The race is on to create a Weight Watchers version of the so-called smart phone, and it comes as no surprise that Microsoft intends to be thin at the finish.
The Samsung-VoiceStream deal also seeks to develop General Packet Radio Switching (GPRS) mobile phones that incorporate Microsoft's Mobile Explorer and "Stinger" operating system. As Microsoft apparently is doing with Texas Instruments, the software giant is working with Samsung and VoiceStream to build Internet-capable handsets.
The GPRS handset offers increased data access speeds and will likely give people the advantage of always-on access. Possible applications and benefits to wireless users include faster Web browsing and email transmission, in addition to video streaming capabilities.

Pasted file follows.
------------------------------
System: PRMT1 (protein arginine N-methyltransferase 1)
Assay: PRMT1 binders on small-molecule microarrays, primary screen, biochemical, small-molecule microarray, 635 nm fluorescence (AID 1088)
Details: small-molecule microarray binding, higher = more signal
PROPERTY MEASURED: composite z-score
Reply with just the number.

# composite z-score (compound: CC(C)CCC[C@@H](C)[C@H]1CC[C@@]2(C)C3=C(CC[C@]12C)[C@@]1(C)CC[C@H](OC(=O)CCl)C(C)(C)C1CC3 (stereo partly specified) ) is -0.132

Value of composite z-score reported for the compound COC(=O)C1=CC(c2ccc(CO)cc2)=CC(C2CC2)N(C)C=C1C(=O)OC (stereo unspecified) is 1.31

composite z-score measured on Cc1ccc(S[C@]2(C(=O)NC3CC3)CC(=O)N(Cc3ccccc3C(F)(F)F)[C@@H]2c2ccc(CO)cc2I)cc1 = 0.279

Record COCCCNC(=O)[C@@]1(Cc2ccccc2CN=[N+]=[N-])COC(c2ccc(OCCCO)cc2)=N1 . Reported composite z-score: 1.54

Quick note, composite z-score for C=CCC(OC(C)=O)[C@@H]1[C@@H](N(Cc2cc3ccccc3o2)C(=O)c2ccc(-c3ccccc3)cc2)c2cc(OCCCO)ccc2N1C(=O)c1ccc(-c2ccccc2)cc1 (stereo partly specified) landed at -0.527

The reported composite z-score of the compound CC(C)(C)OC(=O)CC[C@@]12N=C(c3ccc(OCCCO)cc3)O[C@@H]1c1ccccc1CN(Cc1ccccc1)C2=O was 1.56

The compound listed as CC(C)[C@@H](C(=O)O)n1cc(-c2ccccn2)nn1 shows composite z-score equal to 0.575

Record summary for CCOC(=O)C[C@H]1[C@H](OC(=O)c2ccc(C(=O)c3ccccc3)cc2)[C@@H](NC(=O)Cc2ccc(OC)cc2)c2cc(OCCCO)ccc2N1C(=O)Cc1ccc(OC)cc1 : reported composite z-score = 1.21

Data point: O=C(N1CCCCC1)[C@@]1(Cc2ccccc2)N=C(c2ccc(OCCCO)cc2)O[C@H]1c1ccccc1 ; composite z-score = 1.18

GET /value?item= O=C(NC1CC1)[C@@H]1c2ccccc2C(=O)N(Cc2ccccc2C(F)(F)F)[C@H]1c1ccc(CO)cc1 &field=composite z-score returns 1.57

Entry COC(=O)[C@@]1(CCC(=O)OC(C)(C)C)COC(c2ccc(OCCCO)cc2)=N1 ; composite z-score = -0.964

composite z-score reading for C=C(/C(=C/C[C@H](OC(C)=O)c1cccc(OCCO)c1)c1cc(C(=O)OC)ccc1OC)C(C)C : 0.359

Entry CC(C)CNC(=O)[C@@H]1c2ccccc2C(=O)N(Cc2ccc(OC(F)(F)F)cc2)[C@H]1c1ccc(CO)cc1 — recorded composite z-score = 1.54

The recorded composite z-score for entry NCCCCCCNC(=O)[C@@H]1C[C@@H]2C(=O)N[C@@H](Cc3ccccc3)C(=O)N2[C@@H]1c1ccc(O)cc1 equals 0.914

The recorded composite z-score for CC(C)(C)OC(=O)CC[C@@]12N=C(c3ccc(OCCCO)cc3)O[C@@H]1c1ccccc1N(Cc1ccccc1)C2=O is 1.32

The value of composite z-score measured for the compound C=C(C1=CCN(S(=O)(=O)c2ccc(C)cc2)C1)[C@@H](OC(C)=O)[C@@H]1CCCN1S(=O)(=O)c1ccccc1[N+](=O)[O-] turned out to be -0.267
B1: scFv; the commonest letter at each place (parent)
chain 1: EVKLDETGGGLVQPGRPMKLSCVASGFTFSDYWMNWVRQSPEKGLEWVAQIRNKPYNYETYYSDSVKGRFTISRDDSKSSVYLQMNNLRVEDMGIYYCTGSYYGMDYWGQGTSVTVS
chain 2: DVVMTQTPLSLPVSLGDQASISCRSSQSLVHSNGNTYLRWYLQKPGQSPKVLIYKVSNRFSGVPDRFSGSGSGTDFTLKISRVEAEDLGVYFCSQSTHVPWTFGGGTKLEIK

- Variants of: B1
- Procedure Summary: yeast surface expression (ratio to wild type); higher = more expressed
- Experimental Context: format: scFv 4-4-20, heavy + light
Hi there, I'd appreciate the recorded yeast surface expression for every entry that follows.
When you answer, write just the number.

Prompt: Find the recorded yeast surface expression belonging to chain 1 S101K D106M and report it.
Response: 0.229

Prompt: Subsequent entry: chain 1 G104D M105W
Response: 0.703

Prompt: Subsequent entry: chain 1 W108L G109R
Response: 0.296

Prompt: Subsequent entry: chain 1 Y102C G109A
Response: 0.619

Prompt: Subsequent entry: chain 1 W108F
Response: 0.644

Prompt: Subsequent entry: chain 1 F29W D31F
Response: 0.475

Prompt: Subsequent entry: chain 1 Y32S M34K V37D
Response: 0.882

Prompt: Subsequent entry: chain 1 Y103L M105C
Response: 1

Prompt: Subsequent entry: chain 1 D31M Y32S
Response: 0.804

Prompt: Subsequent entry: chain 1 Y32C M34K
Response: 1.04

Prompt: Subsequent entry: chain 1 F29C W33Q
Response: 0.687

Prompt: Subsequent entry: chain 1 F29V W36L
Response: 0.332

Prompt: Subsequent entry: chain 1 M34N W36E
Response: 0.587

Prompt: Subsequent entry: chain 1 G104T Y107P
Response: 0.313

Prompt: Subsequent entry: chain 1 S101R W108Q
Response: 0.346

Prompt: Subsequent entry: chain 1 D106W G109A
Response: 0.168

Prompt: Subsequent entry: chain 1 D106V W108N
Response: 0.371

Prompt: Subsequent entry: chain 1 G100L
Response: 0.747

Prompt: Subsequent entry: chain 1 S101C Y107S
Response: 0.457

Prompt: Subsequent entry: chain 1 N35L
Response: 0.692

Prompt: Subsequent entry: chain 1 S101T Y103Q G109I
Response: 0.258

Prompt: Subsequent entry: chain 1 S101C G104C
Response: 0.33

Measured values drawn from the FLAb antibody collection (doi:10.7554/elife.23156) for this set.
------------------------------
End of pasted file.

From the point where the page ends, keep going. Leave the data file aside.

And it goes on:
Competition will likely be fierce for developing smart phones that combine data services with voice functionality. Symbian, for example, announced Monday it is launching its next-generation platform that integrates telephony capability with such data services as email and Web browsing. Symbian licensees include the leading handset vendors, Nokia, Motorola and Ericsson.
A key factor in consumer acceptance of such smart phones will likely rest on their price tag. Gartner believes that lighter-weight designs will drive the market and will likely appeal to style-conscious consumers. Therefore, the thinner wireless handsets will turn more consumer heads than will bulkier handheld computers.
(For related commentary on advanced wireless communications, see TechRepublic.com--free registration required.)
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